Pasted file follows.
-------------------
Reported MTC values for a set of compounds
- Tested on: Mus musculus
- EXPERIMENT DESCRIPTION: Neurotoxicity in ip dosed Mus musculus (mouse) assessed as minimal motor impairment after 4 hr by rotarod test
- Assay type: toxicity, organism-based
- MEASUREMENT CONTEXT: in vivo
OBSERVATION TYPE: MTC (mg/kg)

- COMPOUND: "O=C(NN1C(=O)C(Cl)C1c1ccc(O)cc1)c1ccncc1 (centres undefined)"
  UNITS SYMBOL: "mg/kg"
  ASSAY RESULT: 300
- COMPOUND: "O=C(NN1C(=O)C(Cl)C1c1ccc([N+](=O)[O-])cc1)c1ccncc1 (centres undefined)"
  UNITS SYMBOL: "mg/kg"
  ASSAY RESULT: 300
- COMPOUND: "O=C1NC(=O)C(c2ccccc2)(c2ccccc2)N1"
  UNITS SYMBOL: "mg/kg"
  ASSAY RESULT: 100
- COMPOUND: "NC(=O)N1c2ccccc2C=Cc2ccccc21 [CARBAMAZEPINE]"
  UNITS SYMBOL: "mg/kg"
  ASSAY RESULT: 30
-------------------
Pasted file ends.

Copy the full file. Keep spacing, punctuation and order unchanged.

Reported MTC values for a set of compounds
- Tested on: Mus musculus
- EXPERIMENT DESCRIPTION: Neurotoxicity in ip dosed Mus musculus (mouse) assessed as minimal motor impairment after 4 hr by rotarod test
- Assay type: toxicity, organism-based
- MEASUREMENT CONTEXT: in vivo
OBSERVATION TYPE: MTC (mg/kg)

- COMPOUND: "O=C(NN1C(=O)C(Cl)C1c1ccc(O)cc1)c1ccncc1 (centres undefined)"
  UNITS SYMBOL: "mg/kg"
  ASSAY RESULT: 300
- COMPOUND: "O=C(NN1C(=O)C(Cl)C1c1ccc([N+](=O)[O-])cc1)c1ccncc1 (centres undefined)"
  UNITS SYMBOL: "mg/kg"
  ASSAY RESULT: 300
- COMPOUND: "O=C1NC(=O)C(c2ccccc2)(c2ccccc2)N1"
  UNITS SYMBOL: "mg/kg"
  ASSAY RESULT: 100
- COMPOUND: "NC(=O)N1c2ccccc2C=Cc2ccccc21 [CARBAMAZEPINE]"
  UNITS SYMBOL: "mg/kg"
  ASSAY RESULT: 30